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digitalmars.D.learn - Enum of types

reply "Diggory" <diggsey googlemail.com> writes:
I want to create an enum of some number of types, eg. { ubyte, 
ushort, uint, float }

It should be straightforward to get a member of the enum from the 
type itself. Basically I have an object that stores some typed 
data, but the type may not be known at compile time, only the set 
of possible types. When constructing the object the user should 
be able to tell it what type of data it will hold. Also the 
underlying type of the enum should be efficient to store and 
compare.

So far the best I can come up with is using a mixin and CTFE to 
generate the code for an enum plus a template function to convert 
from a type to a member of the enum, but it seems like there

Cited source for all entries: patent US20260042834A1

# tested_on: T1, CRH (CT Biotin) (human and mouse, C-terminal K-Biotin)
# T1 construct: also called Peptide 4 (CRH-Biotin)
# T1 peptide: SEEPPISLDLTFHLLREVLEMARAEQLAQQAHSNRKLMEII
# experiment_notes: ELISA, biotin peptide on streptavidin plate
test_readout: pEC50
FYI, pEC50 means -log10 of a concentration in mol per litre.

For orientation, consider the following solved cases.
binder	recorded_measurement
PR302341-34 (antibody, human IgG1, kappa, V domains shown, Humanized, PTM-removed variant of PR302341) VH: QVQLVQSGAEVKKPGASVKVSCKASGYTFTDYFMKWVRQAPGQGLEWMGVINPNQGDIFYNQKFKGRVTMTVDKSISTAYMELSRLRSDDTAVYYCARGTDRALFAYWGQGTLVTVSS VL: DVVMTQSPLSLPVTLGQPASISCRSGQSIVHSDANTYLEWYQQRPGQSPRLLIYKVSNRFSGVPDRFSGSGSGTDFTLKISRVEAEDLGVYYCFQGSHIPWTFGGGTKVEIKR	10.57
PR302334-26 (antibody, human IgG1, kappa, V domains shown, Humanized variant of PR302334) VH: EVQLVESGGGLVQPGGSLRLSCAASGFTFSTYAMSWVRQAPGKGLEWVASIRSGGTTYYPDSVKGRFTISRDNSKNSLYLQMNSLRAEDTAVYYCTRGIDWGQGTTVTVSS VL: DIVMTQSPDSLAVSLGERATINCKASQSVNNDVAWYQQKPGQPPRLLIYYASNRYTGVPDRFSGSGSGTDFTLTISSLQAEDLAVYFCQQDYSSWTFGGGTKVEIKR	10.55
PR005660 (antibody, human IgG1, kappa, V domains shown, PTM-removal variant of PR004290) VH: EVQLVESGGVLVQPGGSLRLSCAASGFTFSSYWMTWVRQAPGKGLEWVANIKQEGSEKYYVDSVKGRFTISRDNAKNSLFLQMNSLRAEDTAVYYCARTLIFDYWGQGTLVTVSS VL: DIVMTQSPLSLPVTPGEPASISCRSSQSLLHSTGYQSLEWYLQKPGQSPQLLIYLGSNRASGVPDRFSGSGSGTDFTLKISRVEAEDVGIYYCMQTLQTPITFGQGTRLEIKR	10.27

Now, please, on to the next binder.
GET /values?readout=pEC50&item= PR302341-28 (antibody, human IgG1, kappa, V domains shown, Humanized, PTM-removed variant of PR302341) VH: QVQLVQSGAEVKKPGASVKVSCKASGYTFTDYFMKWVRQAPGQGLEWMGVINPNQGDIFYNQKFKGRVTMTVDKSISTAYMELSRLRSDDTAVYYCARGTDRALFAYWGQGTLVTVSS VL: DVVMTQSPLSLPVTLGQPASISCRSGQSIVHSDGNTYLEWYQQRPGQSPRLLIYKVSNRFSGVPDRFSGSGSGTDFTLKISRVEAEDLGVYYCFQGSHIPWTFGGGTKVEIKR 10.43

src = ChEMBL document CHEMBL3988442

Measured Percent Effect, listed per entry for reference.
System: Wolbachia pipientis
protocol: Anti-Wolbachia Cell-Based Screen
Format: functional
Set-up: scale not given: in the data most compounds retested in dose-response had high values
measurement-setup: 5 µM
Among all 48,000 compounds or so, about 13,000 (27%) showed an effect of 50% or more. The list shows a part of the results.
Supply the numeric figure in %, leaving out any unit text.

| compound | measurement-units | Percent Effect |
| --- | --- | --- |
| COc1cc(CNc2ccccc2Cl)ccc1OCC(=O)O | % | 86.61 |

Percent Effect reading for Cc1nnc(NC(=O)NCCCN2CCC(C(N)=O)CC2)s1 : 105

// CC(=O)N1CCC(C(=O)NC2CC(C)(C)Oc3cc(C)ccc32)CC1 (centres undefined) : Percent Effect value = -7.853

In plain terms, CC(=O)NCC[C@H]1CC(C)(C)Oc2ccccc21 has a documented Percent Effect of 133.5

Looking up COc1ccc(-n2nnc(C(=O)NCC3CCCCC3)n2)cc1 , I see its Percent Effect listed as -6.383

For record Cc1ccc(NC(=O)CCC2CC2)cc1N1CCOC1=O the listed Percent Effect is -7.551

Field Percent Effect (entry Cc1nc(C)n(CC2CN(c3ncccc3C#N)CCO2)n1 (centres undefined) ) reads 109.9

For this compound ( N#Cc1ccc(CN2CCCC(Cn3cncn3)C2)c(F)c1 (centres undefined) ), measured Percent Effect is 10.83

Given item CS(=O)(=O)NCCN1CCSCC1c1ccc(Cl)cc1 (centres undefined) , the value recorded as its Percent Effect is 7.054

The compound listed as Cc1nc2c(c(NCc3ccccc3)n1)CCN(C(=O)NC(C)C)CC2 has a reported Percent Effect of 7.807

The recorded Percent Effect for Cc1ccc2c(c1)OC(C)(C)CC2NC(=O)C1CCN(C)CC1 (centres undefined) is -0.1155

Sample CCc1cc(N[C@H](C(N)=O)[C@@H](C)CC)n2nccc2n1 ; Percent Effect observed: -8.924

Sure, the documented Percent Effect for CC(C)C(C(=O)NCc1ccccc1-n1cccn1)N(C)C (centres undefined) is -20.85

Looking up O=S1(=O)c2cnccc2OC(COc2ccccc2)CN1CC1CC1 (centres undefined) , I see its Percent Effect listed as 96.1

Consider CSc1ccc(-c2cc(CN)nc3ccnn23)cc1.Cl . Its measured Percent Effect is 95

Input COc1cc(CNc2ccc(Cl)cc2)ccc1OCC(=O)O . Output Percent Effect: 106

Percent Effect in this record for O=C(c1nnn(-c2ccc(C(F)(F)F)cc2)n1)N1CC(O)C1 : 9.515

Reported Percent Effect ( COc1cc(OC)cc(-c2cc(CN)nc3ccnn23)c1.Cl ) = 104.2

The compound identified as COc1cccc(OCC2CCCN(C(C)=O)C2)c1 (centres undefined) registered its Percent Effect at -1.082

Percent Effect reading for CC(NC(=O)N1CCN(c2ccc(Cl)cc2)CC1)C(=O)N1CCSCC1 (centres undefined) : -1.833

might be a better way?
May 20 2013
next sibling parent reply =?UTF-8?B?QWxpIMOHZWhyZWxp?= <acehreli yahoo.com> writes:
On 05/20/2013 08:20 PM, Diggory wrote:
 I want to create an enum of some number of types, eg. { ubyte, ushort,
 uint, float }

 It should be straightforward to get a member of the enum from the type
 itself. Basically I have an object that stores some typed data, but the
 type may not be known at compile time, only the set of possible types.
 When constructing the object the user should be able to tell it what
 type of data it will hold. Also the underlying type of the enum should
 be efficient to store and compare.

 So far the best I can come up with is using a mixin and CTFE to generate
 the code for an enum plus a template function to convert from a type to
 a member of the enum, but it seems like there might be a better way?
Sounds like std.variant.Algebraic: http://dlang.org/phobos/std_variant.html#.Algebraic Ali
May 20 2013
parent reply "Diggory" <diggsey googlemail.com> writes:
On Tuesday, 21 May 2013 at 04:36:57 UTC, Ali Çehreli wrote:
 Sounds like std.variant.Algebraic:

   http://dlang.org/phobos/std_variant.html#.Algebraic

 Ali
I don't see how I could use that. Algebraic is for storing a value, I'm trying to store just a type.
May 20 2013
next sibling parent reply =?UTF-8?B?QWxpIMOHZWhyZWxp?= <acehreli yahoo.com> writes: